Want to read Slashdot from your mobile device? Point it at m.slashdot.org and keep reading!


Forgot your password?

Slashdot videos: Now with more Slashdot!

  • View

  • Discuss

  • Share

We've improved Slashdot's video section; now you can view our video interviews, product close-ups and site visits with all the usual Slashdot options to comment, share, etc. No more walled garden! It's a work in progress -- we hope you'll check it out (Learn more about the recent updates).


Comment: Legacy (Score 3, Insightful) 424

by EraseEraseMe (#37839032) Attached to: How Steve Jobs Solved the Innovator's Dilemma

What will determine Jobs' perceived success going forward is if Apple continues to innovate, or that it falls apart without his guidance.

A great leader creates success around them. Does Apple in 10 years look the same or worse than it does now? If worse, why? Cook is a capable performer, but was Jobs the lynchpin that kept things moving or did he create his 'legacy' in a stable enough fashion that Apple continues as if he never left.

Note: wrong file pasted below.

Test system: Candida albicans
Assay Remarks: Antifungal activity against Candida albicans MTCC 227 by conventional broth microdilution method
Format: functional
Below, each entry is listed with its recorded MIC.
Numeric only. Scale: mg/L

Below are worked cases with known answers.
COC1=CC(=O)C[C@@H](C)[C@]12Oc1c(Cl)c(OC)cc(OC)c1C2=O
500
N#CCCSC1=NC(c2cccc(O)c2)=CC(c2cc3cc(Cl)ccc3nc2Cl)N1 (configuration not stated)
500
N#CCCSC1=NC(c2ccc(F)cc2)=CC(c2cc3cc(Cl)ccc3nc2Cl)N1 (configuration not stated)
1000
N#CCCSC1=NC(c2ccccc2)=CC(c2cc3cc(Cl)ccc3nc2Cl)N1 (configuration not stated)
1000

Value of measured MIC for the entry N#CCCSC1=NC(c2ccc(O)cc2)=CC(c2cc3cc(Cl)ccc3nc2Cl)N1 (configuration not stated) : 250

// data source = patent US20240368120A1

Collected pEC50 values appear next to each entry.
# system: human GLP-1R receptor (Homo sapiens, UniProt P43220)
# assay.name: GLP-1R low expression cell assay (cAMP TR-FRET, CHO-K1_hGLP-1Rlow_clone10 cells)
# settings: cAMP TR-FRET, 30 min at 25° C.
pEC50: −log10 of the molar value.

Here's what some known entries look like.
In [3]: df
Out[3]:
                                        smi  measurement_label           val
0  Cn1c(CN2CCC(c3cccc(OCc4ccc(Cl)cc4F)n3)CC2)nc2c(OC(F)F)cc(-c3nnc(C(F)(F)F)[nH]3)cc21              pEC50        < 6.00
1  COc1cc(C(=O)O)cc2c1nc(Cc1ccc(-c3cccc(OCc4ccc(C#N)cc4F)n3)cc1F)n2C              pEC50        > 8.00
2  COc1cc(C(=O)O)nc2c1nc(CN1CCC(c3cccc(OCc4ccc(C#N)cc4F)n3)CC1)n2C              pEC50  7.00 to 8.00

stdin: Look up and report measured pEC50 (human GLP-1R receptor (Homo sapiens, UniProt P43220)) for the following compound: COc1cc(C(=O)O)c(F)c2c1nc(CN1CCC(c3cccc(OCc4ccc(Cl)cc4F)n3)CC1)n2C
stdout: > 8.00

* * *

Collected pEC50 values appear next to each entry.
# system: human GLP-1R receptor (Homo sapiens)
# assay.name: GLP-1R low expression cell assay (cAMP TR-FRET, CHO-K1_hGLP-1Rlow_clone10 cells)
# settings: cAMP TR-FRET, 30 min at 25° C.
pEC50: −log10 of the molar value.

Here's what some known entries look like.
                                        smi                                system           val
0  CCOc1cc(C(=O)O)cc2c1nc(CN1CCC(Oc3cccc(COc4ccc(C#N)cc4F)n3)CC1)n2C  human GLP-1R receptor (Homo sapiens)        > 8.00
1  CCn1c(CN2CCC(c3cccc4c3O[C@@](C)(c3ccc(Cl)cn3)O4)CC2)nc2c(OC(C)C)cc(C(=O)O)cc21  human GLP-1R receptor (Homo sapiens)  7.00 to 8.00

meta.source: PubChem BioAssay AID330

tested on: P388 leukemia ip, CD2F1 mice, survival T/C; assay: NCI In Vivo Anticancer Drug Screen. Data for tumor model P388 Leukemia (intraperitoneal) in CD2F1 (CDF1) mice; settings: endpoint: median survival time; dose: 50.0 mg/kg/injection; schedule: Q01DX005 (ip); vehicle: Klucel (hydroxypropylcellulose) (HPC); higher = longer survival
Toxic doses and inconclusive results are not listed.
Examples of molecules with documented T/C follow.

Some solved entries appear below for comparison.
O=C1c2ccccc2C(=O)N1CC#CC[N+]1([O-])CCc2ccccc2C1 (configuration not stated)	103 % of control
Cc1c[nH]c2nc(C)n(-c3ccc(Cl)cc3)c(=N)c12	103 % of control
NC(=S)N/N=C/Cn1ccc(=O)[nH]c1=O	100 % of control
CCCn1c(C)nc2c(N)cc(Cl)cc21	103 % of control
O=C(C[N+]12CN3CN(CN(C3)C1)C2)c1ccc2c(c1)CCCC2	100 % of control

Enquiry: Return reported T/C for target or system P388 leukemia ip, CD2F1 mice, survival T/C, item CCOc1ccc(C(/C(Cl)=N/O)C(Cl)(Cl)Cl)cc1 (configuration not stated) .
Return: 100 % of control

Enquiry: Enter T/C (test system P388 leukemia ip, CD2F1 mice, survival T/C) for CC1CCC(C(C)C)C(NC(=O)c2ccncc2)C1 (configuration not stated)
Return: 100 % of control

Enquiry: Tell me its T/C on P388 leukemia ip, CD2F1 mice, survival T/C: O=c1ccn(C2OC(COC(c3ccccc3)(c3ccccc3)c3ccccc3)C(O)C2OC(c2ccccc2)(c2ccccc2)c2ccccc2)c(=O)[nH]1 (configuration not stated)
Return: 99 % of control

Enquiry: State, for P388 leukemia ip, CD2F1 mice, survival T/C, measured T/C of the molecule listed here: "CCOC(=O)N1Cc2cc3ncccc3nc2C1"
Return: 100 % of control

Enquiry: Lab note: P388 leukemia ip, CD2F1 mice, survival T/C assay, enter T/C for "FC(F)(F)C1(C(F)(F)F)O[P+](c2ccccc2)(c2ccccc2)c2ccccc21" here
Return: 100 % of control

Comment: Jobs must have went (Score 0, Troll) 424

by EraseEraseMe (#37838970) Attached to: How Steve Jobs Solved the Innovator's Dilemma

Jobs must have gone to the same low rent executive training program that we send our executives too because making products people want to buy so that you can make money isn't really earth shattering.

Laying off thousands of people, cutting hundreds of product lines to focus on three main products which are beginning to stagnate is hardly 'innovative'. It's hardly a good idea either. Give Apple another 10 years and we'll see if this "culture of innovation" supposedly created at Apple continues, or it was just one man with a plan that drove their share price.

Sigmund Freud is alleged to have said that in the last analysis the entire field of psychology may reduce to biological electrochemistry.